“In the modern period, two schools of thought emerged with respect to his revolt. Israel’s first prime minister, David Ben-Gurion, and most of his generation, saw in Bar Kochba a heroic leader who could be a source of inspiration for the youth of Israel who were being asked in 1948 to fight for the reestablishment of their homeland. On the other side of the political spectrum, the Revisionists led by Zeev Jabotinsky named their youth movement after Beitar, where Bar Kochba’s forces were finally defeated by Rome.
The second view of Bar Kochba was represented by Yehoshafat Harkabi, a former head of military intelligence. In the late 1970s he accused Bar Kochba and his supporters of bringing national disaster upon the Jewish people by conducting a war against all odds to defeat the Roman Empire and by relying upon an “unrealistic assessment of the historical and political circumstances” they faced.
So how should we relate today to Bar Kochba? Should he remain as a legendary hero as he was depicted by Israel’s founders?
Prof. Yigal Yadin made the point that it is hard for us today to judge the wisdom of those who launched a guerilla war against Rome in 132. There are serious dangers emanating from misusing the history of the Bar Kochba Revolt and its results to analyze Israel’s political options in modern times. Had the Jewish leadership of the Yishuv in 1948 relied upon the alternative interpretations of Bar Kochba as a guide, they might not have declared Israel’s independence, fearing the invasion of six Arab armies (they probably would have invaded anyway, just to grab territory). Also, Israel would not have launched a preemptive strike in the 1967 Six-Day War when Egypt, Syria, Jordan and Iraq were massing their armies along its borders.” [Dore Gold]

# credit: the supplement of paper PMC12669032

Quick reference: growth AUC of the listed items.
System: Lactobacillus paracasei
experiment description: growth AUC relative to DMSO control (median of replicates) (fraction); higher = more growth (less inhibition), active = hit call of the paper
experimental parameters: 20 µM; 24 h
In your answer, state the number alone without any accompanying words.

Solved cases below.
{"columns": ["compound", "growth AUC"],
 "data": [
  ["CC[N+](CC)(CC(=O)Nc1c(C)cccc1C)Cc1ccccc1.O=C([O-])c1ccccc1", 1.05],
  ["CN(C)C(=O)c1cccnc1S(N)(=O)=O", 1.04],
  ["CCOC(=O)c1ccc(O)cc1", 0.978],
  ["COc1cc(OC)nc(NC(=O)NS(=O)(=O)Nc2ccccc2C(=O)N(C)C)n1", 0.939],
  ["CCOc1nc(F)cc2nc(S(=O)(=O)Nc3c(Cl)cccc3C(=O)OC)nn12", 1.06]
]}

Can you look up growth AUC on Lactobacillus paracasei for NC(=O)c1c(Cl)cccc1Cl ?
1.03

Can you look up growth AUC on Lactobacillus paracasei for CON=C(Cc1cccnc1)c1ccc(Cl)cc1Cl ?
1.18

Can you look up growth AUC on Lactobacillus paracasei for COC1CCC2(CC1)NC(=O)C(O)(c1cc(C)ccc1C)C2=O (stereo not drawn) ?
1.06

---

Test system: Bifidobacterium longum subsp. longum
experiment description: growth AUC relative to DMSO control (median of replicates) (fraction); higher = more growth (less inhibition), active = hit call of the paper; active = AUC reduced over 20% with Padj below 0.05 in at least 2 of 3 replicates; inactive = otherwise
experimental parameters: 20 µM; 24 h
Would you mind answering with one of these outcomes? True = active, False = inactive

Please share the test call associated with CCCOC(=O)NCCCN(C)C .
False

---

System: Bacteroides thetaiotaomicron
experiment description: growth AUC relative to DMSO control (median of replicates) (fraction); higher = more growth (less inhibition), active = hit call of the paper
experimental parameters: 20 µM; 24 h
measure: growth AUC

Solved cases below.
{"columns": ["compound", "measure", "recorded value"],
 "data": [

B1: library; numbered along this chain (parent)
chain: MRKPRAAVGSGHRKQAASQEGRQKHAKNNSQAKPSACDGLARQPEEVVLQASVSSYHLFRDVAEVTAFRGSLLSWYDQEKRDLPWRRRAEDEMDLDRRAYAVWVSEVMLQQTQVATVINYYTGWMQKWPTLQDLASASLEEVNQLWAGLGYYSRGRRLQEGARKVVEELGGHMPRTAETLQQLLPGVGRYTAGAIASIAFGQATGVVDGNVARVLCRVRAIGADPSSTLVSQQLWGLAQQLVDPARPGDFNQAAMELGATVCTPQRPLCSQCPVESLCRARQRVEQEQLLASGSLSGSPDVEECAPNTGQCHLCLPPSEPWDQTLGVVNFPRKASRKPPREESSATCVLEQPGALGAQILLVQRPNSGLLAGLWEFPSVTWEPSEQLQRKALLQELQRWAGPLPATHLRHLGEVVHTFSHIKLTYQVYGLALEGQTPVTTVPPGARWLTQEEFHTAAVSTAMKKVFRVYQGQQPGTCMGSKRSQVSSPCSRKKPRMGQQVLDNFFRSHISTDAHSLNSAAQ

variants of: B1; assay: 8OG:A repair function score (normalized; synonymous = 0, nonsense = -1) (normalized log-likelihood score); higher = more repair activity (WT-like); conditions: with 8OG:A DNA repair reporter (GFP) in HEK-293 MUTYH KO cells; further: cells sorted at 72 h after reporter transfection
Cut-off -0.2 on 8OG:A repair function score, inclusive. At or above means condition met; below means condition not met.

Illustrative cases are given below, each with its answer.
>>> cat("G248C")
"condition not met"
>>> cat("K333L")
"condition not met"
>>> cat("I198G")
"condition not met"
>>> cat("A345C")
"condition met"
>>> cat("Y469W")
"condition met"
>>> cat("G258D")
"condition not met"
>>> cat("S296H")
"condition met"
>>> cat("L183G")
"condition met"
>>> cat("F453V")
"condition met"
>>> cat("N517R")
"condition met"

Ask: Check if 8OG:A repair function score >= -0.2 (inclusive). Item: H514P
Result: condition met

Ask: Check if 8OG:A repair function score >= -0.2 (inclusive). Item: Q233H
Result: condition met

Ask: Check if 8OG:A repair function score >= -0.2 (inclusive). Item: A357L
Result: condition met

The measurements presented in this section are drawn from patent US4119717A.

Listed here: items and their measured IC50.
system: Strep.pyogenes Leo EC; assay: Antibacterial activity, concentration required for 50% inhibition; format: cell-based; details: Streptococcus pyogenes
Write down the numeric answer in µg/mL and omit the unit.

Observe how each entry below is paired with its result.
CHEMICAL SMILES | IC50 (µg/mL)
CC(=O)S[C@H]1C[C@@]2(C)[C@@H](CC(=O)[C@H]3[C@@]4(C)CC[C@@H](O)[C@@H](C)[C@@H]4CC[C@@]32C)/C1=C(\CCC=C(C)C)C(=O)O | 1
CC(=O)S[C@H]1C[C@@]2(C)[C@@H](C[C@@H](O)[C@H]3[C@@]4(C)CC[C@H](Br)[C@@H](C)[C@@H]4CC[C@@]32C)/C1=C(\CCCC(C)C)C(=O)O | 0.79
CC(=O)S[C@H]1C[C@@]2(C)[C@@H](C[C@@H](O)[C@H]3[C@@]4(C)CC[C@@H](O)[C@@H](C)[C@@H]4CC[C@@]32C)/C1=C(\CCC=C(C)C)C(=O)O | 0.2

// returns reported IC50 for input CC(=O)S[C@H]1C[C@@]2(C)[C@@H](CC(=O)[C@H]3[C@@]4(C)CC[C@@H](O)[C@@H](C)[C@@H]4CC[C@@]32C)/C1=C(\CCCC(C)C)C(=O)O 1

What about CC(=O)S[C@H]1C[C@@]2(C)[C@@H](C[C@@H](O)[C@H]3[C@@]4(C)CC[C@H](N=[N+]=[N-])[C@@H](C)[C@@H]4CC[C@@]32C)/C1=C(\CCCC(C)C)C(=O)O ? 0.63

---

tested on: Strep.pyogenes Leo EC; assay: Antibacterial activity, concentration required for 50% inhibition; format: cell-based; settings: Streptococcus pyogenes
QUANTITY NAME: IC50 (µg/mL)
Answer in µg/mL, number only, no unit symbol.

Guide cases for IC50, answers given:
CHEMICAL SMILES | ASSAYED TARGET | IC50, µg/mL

Israeli archaeologists say they’ve found a trove of gold and silver coins that date back to the Bar Kochva Revolt some 2,000 years ago.
The treasure discovered near Kiryat Gat is believed to have been stashed there by a wealthy woman during the Bar Kochba revolt
“This is probably an emergency cache that was concealed at the time of impending danger by a wealthy woman who wrapped her jewelry and money in a cloth and hid them deep in the ground prior to or during the Bar Kokhba Revolt,” said archaeologist Sa’ar Ganor of the Israel Antiquities Authority. “It is now clear that the owner of the hoard never returned to claim it.” The trove included 140 gold and silver coins as well as gold jewelry. Scientists said the coins date to the reigns of emperors Nero, Nerva and Trajan, who ruled the Roman Empire from about A.D. 54 to 117.
Replica of Jerusalem before the destruction – Israel Museum, Israel 2015